By CARA ANNA, The Associated Press
NAIROBI, Kenya (AP) – Thousands fled refugee camps in the Tigray region of Ethiopia as war ensued, food ran out and allies were attacked. But Ethiopia’s government said it was sending “wrong” refugees back to their camps near Eritrea on Friday, the country they had originally fled.
Claiming that the fighting in Tigray was over, Ethiopia’s government said its military offensive against the “fugitive regional government” was “not a direct threat” to 96,000 refugees – even international aid groups said their Four workers were killed in at least one refugee camp there.
Following the Ethiopia announcement, the UN refugee chief said that if confirmed that Eritrean refugees were targeted, the confirmation would be “a major violation of international norms.” Ethiopia has refused to involve Eritrean troops in the conflict, but Tigre residents who fled to Sudan. It is claimed that as soon as the conflict started, shelling started from the direction of Eritrea.
Aid groups say thousands of Eritrean refugees have fled to Addis Ababa, the capital of Ethiopia, and Mekele, the capital of Tigray. Ethiopia’s government said that their “uncontrolled movement” makes it difficult to ensure their safety and provide them with assistance.
Their camps are now stable and under Ethiopia’s “full control”, the statement said, “transportation of food to the camp is underway.”
But communication and transport links to the Tigray region are so challenging that the International Rescue Committee said on Friday that it was still trying to confirm details surrounding the killing of an employee at the Hitats refugee camp in Shire City, the refugee’s The basis of human actions. Camps.
Separately, the Danish Refugee Council said that three workers who worked as guards at a project site were killed last month.
“Sadly, due to lack of communication and ongoing insecurity in the area, it is not possible to reach their families yet,” he said. It was not clear where they were killed, but the aid group also supports Eritrean refugees.
The UN refugee agency told reporters on Friday that refugee camps had no access to services and supplies for more than a month.
The Commissioner of the European Union, Crisis Management, Janez Lenrich, condemned the killings, saying, “Now, more than ever, it is a matter of urgency to stop all hostilities.”
Disappointment remains between the United Nations and other humanitarian organizations as the Tigre region remains largely closed from the outside world for five weeks after the fighting following a months-long power struggle between the government of Ethiopia and Tigre.
The Ethiopian government has clarified that it wants to manage the process of providing aid to Tigray, and has declined “intervention” as the fight is reported to continue despite the declaration of victory. On Friday, Ethiopia said it has begun providing assistance to areas of Tigray under its control, including the Shire and Tigray capital, a city of half a million people.
Ethiopia’s Prime Minister Abi Ahmad’s office said, “The suggestion that humanitarian aid is disrupted due to active military fighting in many cities and surrounding areas within the tiger area is untrue and undermines the important work done by the National Defense Forces Does “sporadic firepower should not be mistaken as” active conflict. “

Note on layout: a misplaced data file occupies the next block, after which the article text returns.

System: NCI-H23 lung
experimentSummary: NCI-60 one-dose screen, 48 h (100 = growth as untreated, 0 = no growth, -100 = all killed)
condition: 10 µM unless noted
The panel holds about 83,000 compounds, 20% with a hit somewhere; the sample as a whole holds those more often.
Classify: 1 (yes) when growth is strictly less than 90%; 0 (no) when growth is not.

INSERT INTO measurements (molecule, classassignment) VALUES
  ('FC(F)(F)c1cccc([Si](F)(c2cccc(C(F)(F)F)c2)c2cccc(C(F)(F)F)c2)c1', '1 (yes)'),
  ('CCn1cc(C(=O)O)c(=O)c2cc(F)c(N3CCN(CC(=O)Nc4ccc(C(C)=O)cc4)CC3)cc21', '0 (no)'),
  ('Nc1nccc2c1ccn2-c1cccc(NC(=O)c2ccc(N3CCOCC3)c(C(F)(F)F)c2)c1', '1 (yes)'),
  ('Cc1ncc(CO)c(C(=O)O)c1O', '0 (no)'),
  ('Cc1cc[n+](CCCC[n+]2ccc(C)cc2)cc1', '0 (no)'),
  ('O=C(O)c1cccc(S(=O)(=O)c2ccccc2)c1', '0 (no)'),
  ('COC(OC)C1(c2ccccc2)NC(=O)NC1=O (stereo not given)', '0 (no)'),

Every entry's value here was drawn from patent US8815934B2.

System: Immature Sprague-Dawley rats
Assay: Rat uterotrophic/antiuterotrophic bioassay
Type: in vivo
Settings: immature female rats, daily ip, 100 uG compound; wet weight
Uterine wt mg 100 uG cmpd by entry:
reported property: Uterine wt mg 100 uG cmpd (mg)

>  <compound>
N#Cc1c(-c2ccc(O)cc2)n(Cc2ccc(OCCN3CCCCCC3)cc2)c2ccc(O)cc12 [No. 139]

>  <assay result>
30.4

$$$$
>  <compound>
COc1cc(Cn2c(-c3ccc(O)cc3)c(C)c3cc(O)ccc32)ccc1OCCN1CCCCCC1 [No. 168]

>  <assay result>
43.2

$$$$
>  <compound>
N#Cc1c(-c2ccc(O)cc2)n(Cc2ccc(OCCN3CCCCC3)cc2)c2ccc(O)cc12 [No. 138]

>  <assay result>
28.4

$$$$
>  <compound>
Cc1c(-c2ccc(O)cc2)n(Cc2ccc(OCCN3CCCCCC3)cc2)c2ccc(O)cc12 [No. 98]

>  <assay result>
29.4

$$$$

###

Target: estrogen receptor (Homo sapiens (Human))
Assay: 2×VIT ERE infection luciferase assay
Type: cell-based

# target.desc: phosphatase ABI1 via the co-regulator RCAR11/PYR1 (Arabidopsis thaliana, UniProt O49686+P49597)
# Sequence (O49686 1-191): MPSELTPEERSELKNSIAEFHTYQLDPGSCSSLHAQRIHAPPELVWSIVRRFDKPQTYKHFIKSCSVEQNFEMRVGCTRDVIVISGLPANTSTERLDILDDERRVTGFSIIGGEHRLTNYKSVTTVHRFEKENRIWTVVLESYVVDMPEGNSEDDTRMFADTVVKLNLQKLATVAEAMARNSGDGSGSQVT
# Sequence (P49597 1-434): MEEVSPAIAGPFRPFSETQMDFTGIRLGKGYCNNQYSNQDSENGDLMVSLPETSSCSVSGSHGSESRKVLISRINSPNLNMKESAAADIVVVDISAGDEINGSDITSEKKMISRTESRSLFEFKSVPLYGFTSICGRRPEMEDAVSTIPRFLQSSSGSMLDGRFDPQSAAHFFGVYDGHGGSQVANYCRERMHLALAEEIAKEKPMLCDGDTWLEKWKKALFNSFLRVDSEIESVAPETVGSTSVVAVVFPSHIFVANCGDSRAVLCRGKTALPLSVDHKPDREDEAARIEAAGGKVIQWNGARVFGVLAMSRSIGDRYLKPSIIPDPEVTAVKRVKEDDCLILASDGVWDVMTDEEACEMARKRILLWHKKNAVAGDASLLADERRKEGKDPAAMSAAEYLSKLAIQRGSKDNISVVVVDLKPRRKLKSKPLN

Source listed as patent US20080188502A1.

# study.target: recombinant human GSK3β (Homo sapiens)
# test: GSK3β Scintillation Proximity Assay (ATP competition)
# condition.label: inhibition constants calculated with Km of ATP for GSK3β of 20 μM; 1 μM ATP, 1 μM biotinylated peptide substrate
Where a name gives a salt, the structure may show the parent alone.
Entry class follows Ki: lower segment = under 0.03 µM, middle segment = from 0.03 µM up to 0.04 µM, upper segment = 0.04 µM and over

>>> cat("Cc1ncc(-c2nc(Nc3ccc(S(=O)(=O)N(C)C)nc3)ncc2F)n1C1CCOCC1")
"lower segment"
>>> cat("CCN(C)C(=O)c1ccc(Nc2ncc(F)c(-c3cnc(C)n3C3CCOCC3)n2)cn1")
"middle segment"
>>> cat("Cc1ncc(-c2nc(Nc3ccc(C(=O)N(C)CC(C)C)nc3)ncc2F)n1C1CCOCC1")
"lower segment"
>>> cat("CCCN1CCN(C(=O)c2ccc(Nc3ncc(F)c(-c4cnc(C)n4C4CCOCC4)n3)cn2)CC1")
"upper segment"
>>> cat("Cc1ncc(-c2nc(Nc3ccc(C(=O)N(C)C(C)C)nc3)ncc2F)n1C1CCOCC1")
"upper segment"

The governments of Ethiopia and Tigray each consider illegitimate, the result of months of growing friction since Abi took office in 2018, sidelining the one-time major Tigre People’s Liberation Front. Thousands of people are believed to have been killed in the fighting, which began on 4 November and threatened to destabilize the Horn of Africa. Some 6 million people live in Tigray, and about 1 million are now thought to be displaced.
This week the UN human rights chief said its impact on civilians was “horrific”.
“We have hundreds of allies on the ground and urgently call on all sides to fight to save all civilians in Tigre,” UN Humanitarian Spokesperson Savian Abru said after the announcement of the death of aid personnel.
Trucks loaded with supplies at the Tigre border waited weeks. Ethiopia’s government says it is responsible for ensuring the security of humanitarian efforts – although conflict and related ethnic tensions have made many ethnic Tigresses wary of government forces.
The United Nations has stressed the need for neutral, unchanged access to the region.
The United Nations Humanitarian Office tweeted, “Food rationing for displaced people in Tigray has gone out.” “We reiterate our immediate call for unconditional and safe humanitarian access to the affected areas.”
This week, Ethiopia’s government said its forces shot and detained UN staff to conduct its first security assessment in Tigray, an important step in delivering aid. Ethiopia said that the staff had broken through checkpoints in an attempt to get to places where they were not allowed.
Meanwhile, around 50,000 Ethiopians have fled to Sudan as refugees and now live under stressful conditions in a remote region with few resources.
Babar Baloch, a spokesman for the UN refugee, said, “Recently groups coming from areas inside Tigray have been weak and tired, with some spending two weeks making runs inside Ethiopia as they made their way to the border have taken.” He said, “They have told us about being stopped by armed groups and looting their property.” Many people have spent time hiding in fields and bushes.
Without access in Ethiopia, he said, “We are unable to verify these disturbing reports.”
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